I don’t think I have ever been more uncomfortable in my entire life. Maybe that’s an exaggeration, but upon pressing play within the first two minutes of watching this video I burst out laughing. This was an awkward, ‘I can’t believe this actually exists’ kind of reaction. I do not think and surely hope that Americans or other cultures would pay for services like the ones observed in the video. I had a very strong disgusted and shocked reaction to the Japanese sex industry, and I certainly cannot wrap my head around any sort of rationalization for it, even though there may be one. Despite this, I was able to recognize the fact that actions like the ones observed are a direct result of the changing image of the family. Gender roles have shifted and will continue to break down the dynamic of the classic mom, dad, two kids, labrador, and white picket fenced house.
The Japanese sex industry has commodified human emotions. Cyber girlfriends have replaced real ones, consumers can pay to snuggle, date, and pay for sex with dolls. Their society at large is removing the many human aspects and are completely separating their physical and emotional realms. The testimonies from featured women particularly disturbed me, “When I see happy couples at Christmas, I want them to die” said one Cuddle Cafe employee. Her point was downshifted off of another woman who earlier proclaimed that love fades when couples grow up and have children. Emotional attachment is not necessarily a weakness, but rather a dying trend.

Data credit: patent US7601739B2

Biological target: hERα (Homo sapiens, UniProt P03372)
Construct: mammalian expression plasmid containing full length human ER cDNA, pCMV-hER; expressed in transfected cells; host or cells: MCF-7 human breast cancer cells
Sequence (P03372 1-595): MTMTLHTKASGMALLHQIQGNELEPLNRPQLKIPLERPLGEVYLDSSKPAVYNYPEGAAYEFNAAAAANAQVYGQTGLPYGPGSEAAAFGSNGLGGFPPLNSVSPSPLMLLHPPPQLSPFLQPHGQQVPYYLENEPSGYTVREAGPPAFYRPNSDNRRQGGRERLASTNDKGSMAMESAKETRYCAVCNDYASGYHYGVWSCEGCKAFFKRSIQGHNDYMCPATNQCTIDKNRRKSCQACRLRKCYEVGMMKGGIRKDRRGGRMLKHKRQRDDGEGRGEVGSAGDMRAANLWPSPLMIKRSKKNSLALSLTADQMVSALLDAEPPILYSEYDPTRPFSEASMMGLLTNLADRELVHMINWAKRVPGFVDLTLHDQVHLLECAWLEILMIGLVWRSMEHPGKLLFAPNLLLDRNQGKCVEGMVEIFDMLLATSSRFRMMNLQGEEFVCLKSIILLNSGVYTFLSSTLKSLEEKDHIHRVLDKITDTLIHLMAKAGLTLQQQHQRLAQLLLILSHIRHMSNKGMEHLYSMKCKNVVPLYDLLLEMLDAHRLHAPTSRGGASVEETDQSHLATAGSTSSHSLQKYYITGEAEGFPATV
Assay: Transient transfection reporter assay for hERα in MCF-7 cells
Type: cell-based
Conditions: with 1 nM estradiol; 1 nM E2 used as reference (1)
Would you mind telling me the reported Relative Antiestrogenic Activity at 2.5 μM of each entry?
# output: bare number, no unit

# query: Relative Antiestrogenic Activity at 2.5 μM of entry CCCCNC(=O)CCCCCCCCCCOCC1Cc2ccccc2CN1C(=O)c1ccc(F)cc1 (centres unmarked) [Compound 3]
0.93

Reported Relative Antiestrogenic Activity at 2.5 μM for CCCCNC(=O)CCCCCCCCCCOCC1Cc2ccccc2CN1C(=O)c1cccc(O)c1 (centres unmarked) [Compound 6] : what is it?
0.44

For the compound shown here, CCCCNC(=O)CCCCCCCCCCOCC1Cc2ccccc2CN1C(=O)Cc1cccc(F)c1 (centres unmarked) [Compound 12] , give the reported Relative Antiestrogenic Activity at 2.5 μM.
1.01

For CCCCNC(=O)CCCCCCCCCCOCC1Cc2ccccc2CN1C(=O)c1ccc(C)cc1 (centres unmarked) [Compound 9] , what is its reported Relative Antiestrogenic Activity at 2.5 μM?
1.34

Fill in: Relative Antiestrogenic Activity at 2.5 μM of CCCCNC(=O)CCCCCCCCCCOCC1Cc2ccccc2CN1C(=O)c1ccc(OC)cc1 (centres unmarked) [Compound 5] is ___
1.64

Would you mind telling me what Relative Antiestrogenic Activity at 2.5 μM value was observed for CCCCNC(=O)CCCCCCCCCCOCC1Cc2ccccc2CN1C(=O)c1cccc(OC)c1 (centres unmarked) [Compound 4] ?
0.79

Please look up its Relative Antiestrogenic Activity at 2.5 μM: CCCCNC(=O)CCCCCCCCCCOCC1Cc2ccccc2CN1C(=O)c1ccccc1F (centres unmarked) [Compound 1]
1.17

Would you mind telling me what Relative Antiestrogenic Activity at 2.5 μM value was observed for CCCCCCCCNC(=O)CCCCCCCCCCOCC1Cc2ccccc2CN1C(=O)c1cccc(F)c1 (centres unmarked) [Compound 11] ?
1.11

I think that technology is largely at play here. It has connected individuals and has allowed them to be ‘hyper-connected’ while at the same time has caused a large riff in our classic view of a relationship. Today, people may not talk face to face as much as they interact over screens. Technology has also caused a phenomenon among our generation to commodify everything. Apps like Tinder have started to catch on in the US, but I do not think this complete emotional detachment will catch on as much as it has in Japan.
Maybe this is a personal bias, but there are clear differences in Japanese and American culture that may have caused my strong reaction. Exploring this option, I googled, “Japanese emotional detachment”. What I found was an excerpt from a book (find it here) that talked about the psychic distance between literature found in the east and the west. Japanese poetry praises terms like ‘hininjo’ which means ‘non human’, ‘unsympathetic’, and addresses ‘detachment from human emotions’. Reading further, I found that historically Japanese aesthetic culture has praised the achieving of hininjo as an essential element of art. Only when one has achieved this, are they able to truly listen to and view art in its purest form.
What has given this movement more depth? First, across the globe, the role of women is changing. Women are not seen as only domestic figures, but are also taking charge in the work force, military, and political schemas. While this may be a cause of the changing face of the family, it goes hand in hand with the technological and capitalistic influence on commodities.